Cameras flashed as the newly elected Mayor Steve Bateman and other winners of city council seats – the Rev. Jimmie L. Williams III, Stephen R. Shelley and Elvis R. Maldonado – waved from convertibles that navigated the parade route.

Waldman and Councilman Jon Burgess, who was not up for reelection, also joined them.  Councilwoman Wendy Lobos, who supported the unsuccessful reelection campaigns of Bell and the other losing incumbents, was the only elected city official who did not  participate in the parade.

“This is what we wanted. Respect for others’ feelings, and now we have it,” Mellerson said. 

More than 30 organizations participated in this year’s parade, including several school bands from Miami. None of the local Homestead schools participated.

Fuller, a regular attendee of the parades for more than 40 years, estimated that a quarter of the usual number of floats and organizations participated. She attributed this directly to the flag controversy. 

“Who wants to come to an event where all of this nonsense is going on?” Fuller asked over the blare of police sirens and marching bands. “There are some people who wanted to kill the parade, instead of telling the Confederates, ‘No way.’  But the people spoke, and this just great.” 

The Boy Scouts of America did not participate in the parade due to the flag controversy, which was not resolved in time for the organization to reconsider. But a local troop did lead the pledge of allegiance, and stood next to the grandstand during the parade. 

The controversy first began during last year’s parade when some black residents expressed outrage at seeing people dressed in Confederate soldiers’ uniforms, marching and displaying Confederate battle flags.

The Military Affairs Committee (MAC) of the Greater Homestead/Florida City Chamber of Commerce, a longtime organizer of the parade, first allowed, then banned the flag’s display.  The MAC later canceled the parade altogether. Later, the local Veterans of Foreign Wars group resurrected the parade, and eventually banned the Confederate flag, also.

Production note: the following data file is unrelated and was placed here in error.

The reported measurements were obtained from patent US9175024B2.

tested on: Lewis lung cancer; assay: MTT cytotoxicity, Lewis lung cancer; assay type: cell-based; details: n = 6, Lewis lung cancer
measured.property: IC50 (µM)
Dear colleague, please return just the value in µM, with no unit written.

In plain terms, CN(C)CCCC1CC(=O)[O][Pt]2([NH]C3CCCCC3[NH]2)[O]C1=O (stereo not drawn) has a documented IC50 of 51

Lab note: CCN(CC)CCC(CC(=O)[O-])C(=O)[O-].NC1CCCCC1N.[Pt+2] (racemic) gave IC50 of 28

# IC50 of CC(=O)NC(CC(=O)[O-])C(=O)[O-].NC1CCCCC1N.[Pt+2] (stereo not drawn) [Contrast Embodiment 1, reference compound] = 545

Some people associate the Confederate flag with slavery, lynching and racism. Others view it as a symbol of southern heritage and pride.

Kalof, the SCV commander, said his organization is non-political and is engaged in numerous charitable events. He blamed the NAACP for the group’s ban from the parade.

“There were black Confederate soldiers who served honorably, but the NAACP wants to distort this history and turn it into a controversy,” he said. “The Sons of Confederate Veterans does all types of community work, for blacks, whites and every race. Each year, we restore and maintain [grave] headstones for black veterans in cemeteries in Dade County. This is just a shame, and you can thank the NAACP for it.”

Mellerson and Fuller said they accomplished their goal, but will continue monitoring the parade and other public events to make sure the ban is not lifted. 

“We made sure we stayed until the end of the parade, to make sure no one would try to pull anything, and this is what we will do throughout the year,” Mellerson said.

Photo by Elgin Jones/SFT Staff. Williams Patterson, left, Gary Kalof, center, and John Edge, right, watch the Veterans Day Parade in Homestead from the sidewalk.